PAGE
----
Two Ministers Make Eastex Town Known Over the Nation

The article, found by Dave Goeke in the Wendish archives of the Institute of Texas Cultures in San Antonio, was first printed in the Houston, Texas Chronicle sometime between 8 and 15 March 1968. We know that because John W. Behnken died on 23 Feb 1968 and the article mentions that it was written two weeks after his death.

It is worth mentioning that the town of Fedor acquired its name from Fedor Soder, one of the first postmasters and a store owner in the community. Soder came from Mecklenburg, Germany and first lived in Cat Spring before he moved to the Fedor area. He allegedly is of Jewish descent but that has never been verified.

it is also worth mentioning that Fedor is not in East Texas but is located in Central Texas, a few miles nortwest of Giddings.

Two Ministers Make Eastex Town Known Over the Nation



Chronicle Correspondent

            Fedor — This rural Lee County community of less than 100 population, with a Slavic name and inhabited by people of Wendish and German ancestry has become known throughout the nation because of two men.

            First, the Rev. John W. Behnken, who became president of the Lutheran Church (Missouri Synod) in the United States, Latin – America and Australia, spent part of his boyhood here and may have gained his inspiration for the ministry in this environment. He served as president for 27 years and several more as president emeritus. His career ended with a heart seizure two weeks ago in Hollywood, Fla., at the age of 84.

            Second, the Rev. Gottlieb Birkman, long-time pastor of Fedor Lutheran Church, and Dr. Behnken’s stepfather, was a recognized authority on insects and a person with intellectual vigor. He corresponded with entomologists in colleges, universities and other areas who were interested in his “finds.” Three specimens, about which nothing had been recorded were named for the pastor: Birkmaness, Birkmenza and Fedorenza (after the community).

            Old-timers of Fedor like to reminisce on Pastor Birkman and his search for rare insects and his study of their ways. They remember how he taught his sons and stepsons about the life and habits of ants, bees, beetles, butterflies and wasps.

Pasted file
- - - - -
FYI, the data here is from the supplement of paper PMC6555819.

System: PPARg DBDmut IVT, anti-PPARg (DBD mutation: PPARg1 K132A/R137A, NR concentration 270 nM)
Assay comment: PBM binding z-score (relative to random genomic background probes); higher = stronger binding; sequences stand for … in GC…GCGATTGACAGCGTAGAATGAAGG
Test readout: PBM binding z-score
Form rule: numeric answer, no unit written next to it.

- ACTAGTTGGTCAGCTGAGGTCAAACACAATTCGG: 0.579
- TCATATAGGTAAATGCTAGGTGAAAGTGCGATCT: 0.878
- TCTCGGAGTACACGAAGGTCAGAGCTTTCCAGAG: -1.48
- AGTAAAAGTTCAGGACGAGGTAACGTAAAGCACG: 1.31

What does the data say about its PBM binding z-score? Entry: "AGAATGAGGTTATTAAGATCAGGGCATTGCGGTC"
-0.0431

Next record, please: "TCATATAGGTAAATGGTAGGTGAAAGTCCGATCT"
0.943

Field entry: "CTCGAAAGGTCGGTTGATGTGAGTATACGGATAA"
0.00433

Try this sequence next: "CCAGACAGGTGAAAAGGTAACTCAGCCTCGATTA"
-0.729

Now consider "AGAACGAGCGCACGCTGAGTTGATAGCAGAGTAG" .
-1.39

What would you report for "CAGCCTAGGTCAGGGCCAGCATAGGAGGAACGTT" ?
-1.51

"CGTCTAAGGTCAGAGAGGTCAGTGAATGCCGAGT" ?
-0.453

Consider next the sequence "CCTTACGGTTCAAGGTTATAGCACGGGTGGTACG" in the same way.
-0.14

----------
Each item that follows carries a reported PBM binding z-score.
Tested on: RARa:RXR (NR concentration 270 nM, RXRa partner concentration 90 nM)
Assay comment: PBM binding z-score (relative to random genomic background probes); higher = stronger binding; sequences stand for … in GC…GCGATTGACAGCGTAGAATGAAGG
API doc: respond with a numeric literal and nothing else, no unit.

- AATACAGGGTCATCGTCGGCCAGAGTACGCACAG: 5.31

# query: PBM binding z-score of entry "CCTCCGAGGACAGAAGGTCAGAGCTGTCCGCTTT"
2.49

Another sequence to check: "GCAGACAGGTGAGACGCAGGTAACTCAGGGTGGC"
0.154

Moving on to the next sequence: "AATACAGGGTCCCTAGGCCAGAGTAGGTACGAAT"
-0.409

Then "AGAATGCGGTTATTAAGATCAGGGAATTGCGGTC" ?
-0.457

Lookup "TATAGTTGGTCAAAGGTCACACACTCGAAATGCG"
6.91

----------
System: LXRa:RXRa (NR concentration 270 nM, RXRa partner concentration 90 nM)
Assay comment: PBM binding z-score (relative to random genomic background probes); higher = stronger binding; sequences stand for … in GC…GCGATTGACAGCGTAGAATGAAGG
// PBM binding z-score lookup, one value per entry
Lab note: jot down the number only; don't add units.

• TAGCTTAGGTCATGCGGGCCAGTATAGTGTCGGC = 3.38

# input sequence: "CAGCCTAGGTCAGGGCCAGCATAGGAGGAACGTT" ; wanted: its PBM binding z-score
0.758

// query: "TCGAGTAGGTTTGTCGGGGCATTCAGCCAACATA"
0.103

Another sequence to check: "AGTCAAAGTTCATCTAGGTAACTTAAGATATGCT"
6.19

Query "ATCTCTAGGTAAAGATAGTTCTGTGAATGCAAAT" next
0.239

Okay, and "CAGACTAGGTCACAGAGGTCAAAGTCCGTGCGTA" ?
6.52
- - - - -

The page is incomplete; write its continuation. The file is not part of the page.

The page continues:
The boys carried with them into the fields and woodlands bottles with chloroform for preserving the rarest specimens found. These were sent to entomologists and brought modest fees that went into a college fund for the boys. Fedor residents considered it a marvel that Pastor Birkman could read the Bible in English, German, Spanish, Greek and Hebrew. Near the age of 90 and nearly blind he found comfort and relaxation in reading with the aid of a magnifying glass, from Bibles printed in varied languages.

            At one time 12 children, including two sons and a daughter of widow Behnken, who became the pastor’s second wife, lived in the pastoral home at Fedor. The Birkman group by the pastor’s first marriage (to the daughter of Pastor Kilian, leader of the Wendish emigrants at Serbin and Fedor in Lee County) were George, Paul and Alma, all now dead. The Behnken children were John W., Meta (who became Mrs. Steglich, now of Austin) and William F., now living in retirement in Houston. The second Birkman group, by the marriage of the pastor Birkman and Mrs. Behnken, were: Ernest and Carl, now of Houston; Ella, who became Mrs. Martens; G. C., Frieda, whose husband, Walter Gersh, was drowned at San Luis Pass shortly after being married; and Herbert, now a college professor at Ft. Wayne, Ind.

            The blended group lived together as brother and sisters, neighbors said.

            The Rev. Dr. Behnken was known as a man with a particular regard for working people. He had lived and labored on a farm. He had worked with migrant laborers in the wheat fields around Winfield, Kan., where in the school months he began his preparation for the ministry—27 years as pastor of Trinity Lutheran Church in Houston and 27 years as national head of the Missouri Synod Lutherans.


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